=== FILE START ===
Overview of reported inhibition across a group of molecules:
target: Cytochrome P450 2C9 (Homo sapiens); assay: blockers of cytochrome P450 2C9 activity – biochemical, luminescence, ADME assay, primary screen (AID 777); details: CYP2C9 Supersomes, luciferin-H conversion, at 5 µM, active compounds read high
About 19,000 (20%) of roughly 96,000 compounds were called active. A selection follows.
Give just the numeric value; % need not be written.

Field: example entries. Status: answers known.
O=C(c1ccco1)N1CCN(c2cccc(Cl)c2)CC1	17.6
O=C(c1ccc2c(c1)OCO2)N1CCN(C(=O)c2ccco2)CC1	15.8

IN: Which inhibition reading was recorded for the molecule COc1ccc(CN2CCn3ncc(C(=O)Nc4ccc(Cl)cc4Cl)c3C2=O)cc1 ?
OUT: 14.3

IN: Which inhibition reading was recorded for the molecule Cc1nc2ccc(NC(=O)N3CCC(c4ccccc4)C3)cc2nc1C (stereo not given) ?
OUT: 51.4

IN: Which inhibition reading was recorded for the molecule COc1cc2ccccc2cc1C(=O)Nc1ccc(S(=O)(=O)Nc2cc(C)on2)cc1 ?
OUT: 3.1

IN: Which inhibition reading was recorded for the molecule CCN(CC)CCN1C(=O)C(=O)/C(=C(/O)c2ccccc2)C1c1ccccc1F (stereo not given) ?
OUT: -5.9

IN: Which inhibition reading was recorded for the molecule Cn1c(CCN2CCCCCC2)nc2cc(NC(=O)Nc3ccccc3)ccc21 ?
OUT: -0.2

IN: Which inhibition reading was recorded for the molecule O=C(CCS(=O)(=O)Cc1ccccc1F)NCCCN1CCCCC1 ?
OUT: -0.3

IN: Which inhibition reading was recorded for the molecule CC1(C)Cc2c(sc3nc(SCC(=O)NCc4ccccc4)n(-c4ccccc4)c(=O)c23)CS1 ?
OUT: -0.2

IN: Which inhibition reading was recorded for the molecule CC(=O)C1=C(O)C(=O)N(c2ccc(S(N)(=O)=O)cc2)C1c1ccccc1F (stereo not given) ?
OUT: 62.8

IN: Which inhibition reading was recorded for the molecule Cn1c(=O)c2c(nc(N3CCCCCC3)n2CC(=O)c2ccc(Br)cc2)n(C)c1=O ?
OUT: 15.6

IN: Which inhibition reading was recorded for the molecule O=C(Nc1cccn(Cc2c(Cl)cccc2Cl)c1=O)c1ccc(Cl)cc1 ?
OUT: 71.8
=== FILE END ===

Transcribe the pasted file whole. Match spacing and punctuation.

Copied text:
Overview of reported inhibition across a group of molecules:
target: Cytochrome P450 2C9 (Homo sapiens); assay: blockers of cytochrome P450 2C9 activity – biochemical, luminescence, ADME assay, primary screen (AID 777); details: CYP2C9 Supersomes, luciferin-H conversion, at 5 µM, active compounds read high
About 19,000 (20%) of roughly 96,000 compounds were called active. A selection follows.
Give just the numeric value; % need not be written.

Field: example entries. Status: answers known.
O=C(c1ccco1)N1CCN(c2cccc(Cl)c2)CC1	17.6
O=C(c1ccc2c(c1)OCO2)N1CCN(C(=O)c2ccco2)CC1	15.8

IN: Which inhibition reading was recorded for the molecule COc1ccc(CN2CCn3ncc(C(=O)Nc4ccc(Cl)cc4Cl)c3C2=O)cc1 ?
OUT: 14.3

IN: Which inhibition reading was recorded for the molecule Cc1nc2ccc(NC(=O)N3CCC(c4ccccc4)C3)cc2nc1C (stereo not given) ?
OUT: 51.4

IN: Which inhibition reading was recorded for the molecule COc1cc2ccccc2cc1C(=O)Nc1ccc(S(=O)(=O)Nc2cc(C)on2)cc1 ?
OUT: 3.1

IN: Which inhibition reading was recorded for the molecule CCN(CC)CCN1C(=O)C(=O)/C(=C(/O)c2ccccc2)C1c1ccccc1F (stereo not given) ?
OUT: -5.9

IN: Which inhibition reading was recorded for the molecule Cn1c(CCN2CCCCCC2)nc2cc(NC(=O)Nc3ccccc3)ccc21 ?
OUT: -0.2

IN: Which inhibition reading was recorded for the molecule O=C(CCS(=O)(=O)Cc1ccccc1F)NCCCN1CCCCC1 ?
OUT: -0.3

IN: Which inhibition reading was recorded for the molecule CC1(C)Cc2c(sc3nc(SCC(=O)NCc4ccccc4)n(-c4ccccc4)c(=O)c23)CS1 ?
OUT: -0.2

IN: Which inhibition reading was recorded for the molecule CC(=O)C1=C(O)C(=O)N(c2ccc(S(N)(=O)=O)cc2)C1c1ccccc1F (stereo not given) ?
OUT: 62.8

IN: Which inhibition reading was recorded for the molecule Cn1c(=O)c2c(nc(N3CCCCCC3)n2CC(=O)c2ccc(Br)cc2)n(C)c1=O ?
OUT: 15.6

IN: Which inhibition reading was recorded for the molecule O=C(Nc1cccn(Cc2c(Cl)cccc2Cl)c1=O)c1ccc(Cl)cc1 ?
OUT: 71.8